The Air Medal is cast in bronze in the shape of a multi-pointed star superimposed on the star is the raised image of an eagle, swooping down to the left, grasping lighting bolts in each talon. The reverse face is blank. Ribbon colors are (L to R) blue, orange, blue, orange, and blue.

and unarmored Troop Carrier aircraft at minimum altitudes and air speeds, in unfavorable weather conditions, with no possibility of employing evasive actin, to spearhead the Allied invasion of the continent and the support Air and Ground forces in the critical period which followed. Their respective duty assignments were performed in such an admirable manner as to produce exceptional results in the greatest and most successful airborne operations in the history of world aviation."

 

Polish Cross of Valor

The Polish Cross of Valor (Krzyz Walecznych) shown here was awarded to Lt.Col. Henry G. Hamby, Jr., Commander, 310th Troop Carrier Squadron, for leading the serial carrying the 1st Polish Independent Airborne Brigade into Nijmegen during Operation Market Garden, September 21, 1944. Although this is a high decoration awarded by the Government of Poland, it must be worn at the bottom of order on U.S. uniforms as it is a foreign decoration.

The award was Instituted by decree of the State Defense Council of August 11, 1920, during the Polish-Soviet war; revived in 1940 and in the People's Army in the East in 1943 and 1944 respectively. Revived again by the Act of October 16, 1992, it can be awarded for acts of valor while serving with UN peacekeeping missions. The cross is equivalent to the American Silver Star, French Croix de Guerre or German Iron Cross.  It is conferred in a single class to members of the Polish Armed Forces for acts of valor in the battlefield. In exceptional cases it can be granted to allied soldiers and civilians. The cross can be conferred up to four times, yet the awards in WW2 were counted independently from those of 1920.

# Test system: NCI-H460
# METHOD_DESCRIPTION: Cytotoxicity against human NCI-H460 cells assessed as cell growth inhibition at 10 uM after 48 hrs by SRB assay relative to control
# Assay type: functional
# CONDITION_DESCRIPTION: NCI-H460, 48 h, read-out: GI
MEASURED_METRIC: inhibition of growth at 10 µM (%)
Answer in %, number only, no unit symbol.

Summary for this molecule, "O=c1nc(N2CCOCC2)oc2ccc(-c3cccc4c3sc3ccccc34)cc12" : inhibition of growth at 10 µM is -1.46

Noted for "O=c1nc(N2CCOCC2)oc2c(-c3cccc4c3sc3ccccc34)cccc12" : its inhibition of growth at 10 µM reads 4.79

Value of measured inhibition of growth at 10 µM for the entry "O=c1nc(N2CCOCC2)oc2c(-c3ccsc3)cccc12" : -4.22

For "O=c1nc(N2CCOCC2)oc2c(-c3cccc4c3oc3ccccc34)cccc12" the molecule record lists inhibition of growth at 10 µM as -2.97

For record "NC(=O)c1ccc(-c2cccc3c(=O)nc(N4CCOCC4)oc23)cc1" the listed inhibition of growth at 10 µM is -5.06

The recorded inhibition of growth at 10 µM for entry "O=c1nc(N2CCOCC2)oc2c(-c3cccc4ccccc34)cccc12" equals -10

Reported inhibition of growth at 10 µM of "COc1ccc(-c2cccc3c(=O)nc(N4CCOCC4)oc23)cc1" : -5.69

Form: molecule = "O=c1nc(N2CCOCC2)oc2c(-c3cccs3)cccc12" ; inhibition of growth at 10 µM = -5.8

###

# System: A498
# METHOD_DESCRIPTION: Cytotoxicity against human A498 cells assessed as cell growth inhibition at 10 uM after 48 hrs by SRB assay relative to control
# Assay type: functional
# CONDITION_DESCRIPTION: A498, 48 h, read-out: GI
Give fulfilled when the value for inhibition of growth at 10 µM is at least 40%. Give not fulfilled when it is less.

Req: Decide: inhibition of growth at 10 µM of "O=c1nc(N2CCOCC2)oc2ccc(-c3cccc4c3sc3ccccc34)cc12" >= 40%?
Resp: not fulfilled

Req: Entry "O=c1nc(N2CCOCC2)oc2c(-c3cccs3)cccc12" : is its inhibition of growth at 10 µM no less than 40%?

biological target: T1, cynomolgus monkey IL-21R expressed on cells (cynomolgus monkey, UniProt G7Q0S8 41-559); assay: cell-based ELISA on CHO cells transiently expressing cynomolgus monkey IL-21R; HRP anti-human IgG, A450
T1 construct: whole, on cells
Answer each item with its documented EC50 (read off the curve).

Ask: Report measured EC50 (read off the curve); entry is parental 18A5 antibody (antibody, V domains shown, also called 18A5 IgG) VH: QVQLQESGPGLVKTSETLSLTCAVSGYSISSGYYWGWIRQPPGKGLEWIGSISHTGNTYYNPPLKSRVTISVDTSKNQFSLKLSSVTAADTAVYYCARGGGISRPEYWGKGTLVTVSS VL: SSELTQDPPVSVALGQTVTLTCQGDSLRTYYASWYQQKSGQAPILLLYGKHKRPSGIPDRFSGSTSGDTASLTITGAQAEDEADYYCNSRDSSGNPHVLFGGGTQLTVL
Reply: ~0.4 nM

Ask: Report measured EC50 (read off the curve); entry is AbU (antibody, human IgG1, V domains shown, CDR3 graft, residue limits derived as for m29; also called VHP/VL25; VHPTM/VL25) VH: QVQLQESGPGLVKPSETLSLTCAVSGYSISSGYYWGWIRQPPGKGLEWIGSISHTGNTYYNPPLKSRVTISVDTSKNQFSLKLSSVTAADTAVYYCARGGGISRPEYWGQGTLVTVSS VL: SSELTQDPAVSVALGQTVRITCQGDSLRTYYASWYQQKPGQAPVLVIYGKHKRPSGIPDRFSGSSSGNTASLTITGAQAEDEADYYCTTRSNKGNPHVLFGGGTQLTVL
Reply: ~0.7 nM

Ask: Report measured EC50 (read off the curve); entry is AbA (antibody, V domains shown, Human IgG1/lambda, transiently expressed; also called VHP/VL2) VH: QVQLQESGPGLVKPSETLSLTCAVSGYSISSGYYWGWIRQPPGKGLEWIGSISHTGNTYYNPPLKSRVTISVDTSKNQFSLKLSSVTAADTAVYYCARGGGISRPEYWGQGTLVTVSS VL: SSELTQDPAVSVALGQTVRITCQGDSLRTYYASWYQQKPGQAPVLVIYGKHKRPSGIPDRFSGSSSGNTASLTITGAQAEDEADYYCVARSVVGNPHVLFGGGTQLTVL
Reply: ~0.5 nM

The Polish Cross of Valor is cast in bronze in the shape of a Maltese cross (43 x 43 mm). On the front face is the raised image of a sword pointing vertically with a victory wreath around the middle of the blade. The arms of the cross bear the motto ~ NA : POLU : CHWALY : 1920. (“on the field of glory, 1920”).

On the vertical arms of the reverse is a sword pointed upwards and piercing a laurel wreath in the middle; The words "WALE CZNYM" .(“to the valorous”) appear  horizontally in raised letters and split as indicated on either side of the sword. There exist copies with the year 1939 or 1940 instead of 1920; the crosses bestowed in People's Poland have the year 1943 (rare) or 1944.

The ribbon is 35-37 mm, claret with broad white side stripes; those conferred by the Government in Exile during WW2 (as depicted here) have the colors reversed - white with claret stripes; awards in the People's Republic - 40 mm, dark crimson with white stripes. Each subsequent award is denoted by a bronze bar with oak leaves on the ribbon; in People's Poland each award was worn as a separate badge .

Note: Crosses awarded to the soldiers of the Polish Armed Forces interned in Switzerland for the French campaign of 1940 were dated 1940 instead of 1920 (the original items are rare). The unnumbered crosses are supposed to be the early ones, conferred for the battle of Warsaw of 1920.